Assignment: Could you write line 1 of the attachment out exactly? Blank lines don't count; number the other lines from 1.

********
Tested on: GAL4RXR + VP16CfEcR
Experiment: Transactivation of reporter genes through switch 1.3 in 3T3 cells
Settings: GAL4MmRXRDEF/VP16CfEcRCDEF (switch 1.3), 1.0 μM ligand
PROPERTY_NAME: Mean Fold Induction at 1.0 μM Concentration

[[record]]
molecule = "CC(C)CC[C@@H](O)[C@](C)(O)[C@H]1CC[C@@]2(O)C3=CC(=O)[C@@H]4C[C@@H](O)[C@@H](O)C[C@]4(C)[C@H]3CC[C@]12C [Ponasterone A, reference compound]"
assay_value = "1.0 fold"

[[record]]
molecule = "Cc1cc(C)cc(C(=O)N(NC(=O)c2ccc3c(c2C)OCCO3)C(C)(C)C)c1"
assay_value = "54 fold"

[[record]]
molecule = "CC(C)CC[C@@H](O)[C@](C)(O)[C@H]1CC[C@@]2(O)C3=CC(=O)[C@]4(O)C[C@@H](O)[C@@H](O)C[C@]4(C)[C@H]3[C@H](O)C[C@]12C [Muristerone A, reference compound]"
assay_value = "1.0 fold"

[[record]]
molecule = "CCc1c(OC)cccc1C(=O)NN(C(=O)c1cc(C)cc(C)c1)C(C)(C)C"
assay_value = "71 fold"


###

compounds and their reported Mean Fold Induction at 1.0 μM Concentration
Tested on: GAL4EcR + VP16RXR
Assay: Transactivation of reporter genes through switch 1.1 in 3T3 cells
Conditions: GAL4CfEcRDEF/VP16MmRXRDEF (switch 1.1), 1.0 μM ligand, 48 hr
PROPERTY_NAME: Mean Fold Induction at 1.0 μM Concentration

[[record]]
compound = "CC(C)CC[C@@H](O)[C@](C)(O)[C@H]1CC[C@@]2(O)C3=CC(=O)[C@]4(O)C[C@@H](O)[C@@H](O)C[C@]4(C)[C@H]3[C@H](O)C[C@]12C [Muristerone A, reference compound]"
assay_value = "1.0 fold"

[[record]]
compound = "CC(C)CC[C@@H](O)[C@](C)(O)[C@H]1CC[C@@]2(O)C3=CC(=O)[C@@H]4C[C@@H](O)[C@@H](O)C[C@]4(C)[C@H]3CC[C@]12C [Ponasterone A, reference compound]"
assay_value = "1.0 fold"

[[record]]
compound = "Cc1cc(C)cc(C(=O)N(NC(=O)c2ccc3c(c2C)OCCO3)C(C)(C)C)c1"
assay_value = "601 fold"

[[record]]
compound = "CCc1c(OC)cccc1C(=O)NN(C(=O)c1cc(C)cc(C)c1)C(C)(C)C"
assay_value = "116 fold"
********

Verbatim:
Tested on: GAL4RXR + VP16CfEcR